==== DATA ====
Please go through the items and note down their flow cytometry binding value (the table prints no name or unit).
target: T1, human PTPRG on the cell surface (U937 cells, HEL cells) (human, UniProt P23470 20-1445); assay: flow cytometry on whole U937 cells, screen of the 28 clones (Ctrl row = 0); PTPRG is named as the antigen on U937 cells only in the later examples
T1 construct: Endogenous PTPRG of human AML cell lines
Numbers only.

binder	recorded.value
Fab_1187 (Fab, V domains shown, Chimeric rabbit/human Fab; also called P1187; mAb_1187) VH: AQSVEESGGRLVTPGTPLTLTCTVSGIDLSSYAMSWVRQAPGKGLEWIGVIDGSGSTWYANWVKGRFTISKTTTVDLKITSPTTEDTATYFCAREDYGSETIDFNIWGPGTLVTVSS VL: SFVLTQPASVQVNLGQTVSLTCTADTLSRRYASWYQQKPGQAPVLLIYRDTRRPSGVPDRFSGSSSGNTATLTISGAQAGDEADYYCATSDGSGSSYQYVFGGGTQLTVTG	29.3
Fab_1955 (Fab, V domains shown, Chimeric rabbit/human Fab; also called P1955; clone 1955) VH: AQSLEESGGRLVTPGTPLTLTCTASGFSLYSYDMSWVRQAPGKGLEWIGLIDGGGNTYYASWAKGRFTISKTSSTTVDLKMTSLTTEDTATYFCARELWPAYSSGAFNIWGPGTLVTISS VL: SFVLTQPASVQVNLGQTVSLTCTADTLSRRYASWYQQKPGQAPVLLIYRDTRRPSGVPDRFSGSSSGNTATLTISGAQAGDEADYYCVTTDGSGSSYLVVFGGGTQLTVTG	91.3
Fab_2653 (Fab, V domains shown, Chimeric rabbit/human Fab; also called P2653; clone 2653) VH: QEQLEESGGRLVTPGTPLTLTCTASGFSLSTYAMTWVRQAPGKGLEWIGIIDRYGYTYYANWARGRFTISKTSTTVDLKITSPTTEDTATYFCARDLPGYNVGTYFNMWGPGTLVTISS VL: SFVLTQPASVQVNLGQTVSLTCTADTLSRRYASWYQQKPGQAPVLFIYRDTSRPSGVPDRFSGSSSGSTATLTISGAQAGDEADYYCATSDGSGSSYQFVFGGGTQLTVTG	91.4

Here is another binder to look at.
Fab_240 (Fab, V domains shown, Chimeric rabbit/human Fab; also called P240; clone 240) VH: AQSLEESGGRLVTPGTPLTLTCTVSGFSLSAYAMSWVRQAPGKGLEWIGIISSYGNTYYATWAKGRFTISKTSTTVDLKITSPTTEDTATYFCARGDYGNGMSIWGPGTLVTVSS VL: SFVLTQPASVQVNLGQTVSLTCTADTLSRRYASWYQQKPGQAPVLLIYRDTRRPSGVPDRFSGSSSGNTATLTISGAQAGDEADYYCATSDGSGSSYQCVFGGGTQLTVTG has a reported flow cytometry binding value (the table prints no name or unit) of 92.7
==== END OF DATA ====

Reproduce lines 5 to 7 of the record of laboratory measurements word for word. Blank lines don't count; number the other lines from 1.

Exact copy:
binder	recorded.value
Fab_1187 (Fab, V domains shown, Chimeric rabbit/human Fab; also called P1187; mAb_1187) VH: AQSVEESGGRLVTPGTPLTLTCTVSGIDLSSYAMSWVRQAPGKGLEWIGVIDGSGSTWYANWVKGRFTISKTTTVDLKITSPTTEDTATYFCAREDYGSETIDFNIWGPGTLVTVSS VL: SFVLTQPASVQVNLGQTVSLTCTADTLSRRYASWYQQKPGQAPVLLIYRDTRRPSGVPDRFSGSSSGNTATLTISGAQAGDEADYYCATSDGSGSSYQYVFGGGTQLTVTG	29.3
Fab_1955 (Fab, V domains shown, Chimeric rabbit/human Fab; also called P1955; clone 1955) VH: AQSLEESGGRLVTPGTPLTLTCTASGFSLYSYDMSWVRQAPGKGLEWIGLIDGGGNTYYASWAKGRFTISKTSSTTVDLKMTSLTTEDTATYFCARELWPAYSSGAFNIWGPGTLVTISS VL: SFVLTQPASVQVNLGQTVSLTCTADTLSRRYASWYQQKPGQAPVLLIYRDTRRPSGVPDRFSGSSSGNTATLTISGAQAGDEADYYCVTTDGSGSSYLVVFGGGTQLTVTG	91.3